On 6 June 1944, the two brothers were transferred to the KL Buchenwald, where they were registered and photographed. As a result of hard work, malnutrition, and brutal treatment, they quickly became unfit to continue working and had no chance of survival. On 3 October 1944, a transport of 1,191 male Hungarian Jews was sent from the KL Buchenwald to KL Auschwitz. Presumably, the entire transport was sent immediately to the gas chambers upon their arrival. The brothers Jenö and Mor Hoffmann were among them. We were unable to establish the fate of their parents and wives.

Another document obtained during the project is Johann Herak’s personal card from Buchenwald and a camp photograph. A Czech Roma, Johann Herak was 16 years old when he was deported to Auschwitz in a large group of Roma and Sinti from Luhacovice in Moravia. On 19 March 1943, he was assigned the number Z-4454. As a juvenile prisoner, he worked in one of the most demanding work squads, the Bauhof Construction Kommando, from 13 April 1943 to 9 April 1944. Shortly afterwards, on 16 April 1944, he was transferred to KL Buchenwald. His subsequent fate has not been finally established.

Another example of supplementary data on prisoners is the figure of the Pole Franciszek Jaźwiecki, a painter and portraitist who was deported to Auschwitz from Krakow (no. 79042). In the camp, he was employed in the camp carpentry workshop and paint shop.  He was the author of portraits of fellow prisoners at Auschwitz, Sachsenhausen and Buchenwald. Until now, the Archives had only an entry about his employment in the camp paint shop. Thanks to the latest documents, we know that in March 1943, he was transferred to KL Sachsenhausen via the Gross-Rosen camp and on 28 July 1944 to Schönebeck, a sub-camp of KL Buchenwald.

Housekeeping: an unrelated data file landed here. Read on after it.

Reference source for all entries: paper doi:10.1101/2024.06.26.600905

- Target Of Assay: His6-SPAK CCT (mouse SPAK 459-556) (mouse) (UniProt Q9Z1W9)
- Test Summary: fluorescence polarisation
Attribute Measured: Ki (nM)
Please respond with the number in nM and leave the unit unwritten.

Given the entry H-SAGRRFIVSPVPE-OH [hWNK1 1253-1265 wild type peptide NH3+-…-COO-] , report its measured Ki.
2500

On 30 April 1944, 1,655 men: intellectuals, politicians, senior officers and members of the French Resistance, were transported from Paris to KL Auschwitz. The deportees were numbered 184936 to 186590. One of the deportees was Leon Delarbre, painter, curator and director of the Belfort Museum.

Following France’s occupation by the Germans, unable, presumably because of his age, to fight actively against the occupying forces, he joined the Resistance. On 3 January 1944, he was imprisoned first in Belfort and then in Compiegne, from where he was deported to KL Auschwitz. No documents on him can be found in the Auschwitz Archives. As part of the project, the personal cards of Leon Delarbre were acquired, among others. Documents compiled in the KL Buchenwald Concentration Camp include a photograph and information about his incarceration at KL Auschwitz.

Leon Delarbre was registered at Auschwitz as prisoner number 185409. He was later transferred to the Mittelbau-Dora camp. With the help of friends and fellow prisoners, he “organised” paper and pencils and made drawings documenting everyday life in the camp. He was liberated in April 1945 in Bergen-Belsen.

The analysis of data on prisoner transfers between camps will make it possible to reconstruct other types of documents, such as transport lists, and update historical studies on the evacuation of Auschwitz and employment in the camp.

All data on the deportation of Jews from Hungary to Auschwitz was used in the form of an interactive map. It will eventually include data on all transports to the camp. Its publication on the Museum website and the already existing name search engine will make it much easier to obtain data on Auschwitz prisoners.

The project was implemented thanks to funding by the International Auschwitz Committee and Volkswagen AG.